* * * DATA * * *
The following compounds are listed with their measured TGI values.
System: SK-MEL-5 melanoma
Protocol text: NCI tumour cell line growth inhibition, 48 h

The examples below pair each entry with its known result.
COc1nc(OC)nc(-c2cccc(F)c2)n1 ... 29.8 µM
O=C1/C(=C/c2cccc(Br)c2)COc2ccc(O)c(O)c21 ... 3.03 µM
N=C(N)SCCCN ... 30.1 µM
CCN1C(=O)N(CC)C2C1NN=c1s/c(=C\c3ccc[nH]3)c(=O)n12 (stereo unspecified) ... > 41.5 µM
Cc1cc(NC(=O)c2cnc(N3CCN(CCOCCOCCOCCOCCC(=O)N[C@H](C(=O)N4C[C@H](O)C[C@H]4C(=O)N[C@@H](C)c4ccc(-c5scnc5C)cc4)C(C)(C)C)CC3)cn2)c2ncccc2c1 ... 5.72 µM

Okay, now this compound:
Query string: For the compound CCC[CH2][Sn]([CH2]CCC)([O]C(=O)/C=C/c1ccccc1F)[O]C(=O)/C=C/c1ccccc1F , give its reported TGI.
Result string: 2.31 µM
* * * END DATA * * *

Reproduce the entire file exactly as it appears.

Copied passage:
The following compounds are listed with their measured TGI values.
System: SK-MEL-5 melanoma
Protocol text: NCI tumour cell line growth inhibition, 48 h

The examples below pair each entry with its known result.
COc1nc(OC)nc(-c2cccc(F)c2)n1 ... 29.8 µM
O=C1/C(=C/c2cccc(Br)c2)COc2ccc(O)c(O)c21 ... 3.03 µM
N=C(N)SCCCN ... 30.1 µM
CCN1C(=O)N(CC)C2C1NN=c1s/c(=C\c3ccc[nH]3)c(=O)n12 (stereo unspecified) ... > 41.5 µM
Cc1cc(NC(=O)c2cnc(N3CCN(CCOCCOCCOCCOCCC(=O)N[C@H](C(=O)N4C[C@H](O)C[C@H]4C(=O)N[C@@H](C)c4ccc(-c5scnc5C)cc4)C(C)(C)C)CC3)cn2)c2ncccc2c1 ... 5.72 µM

Okay, now this compound:
Query string: For the compound CCC[CH2][Sn]([CH2]CCC)([O]C(=O)/C=C/c1ccccc1F)[O]C(=O)/C=C/c1ccccc1F , give its reported TGI.
Result string: 2.31 µM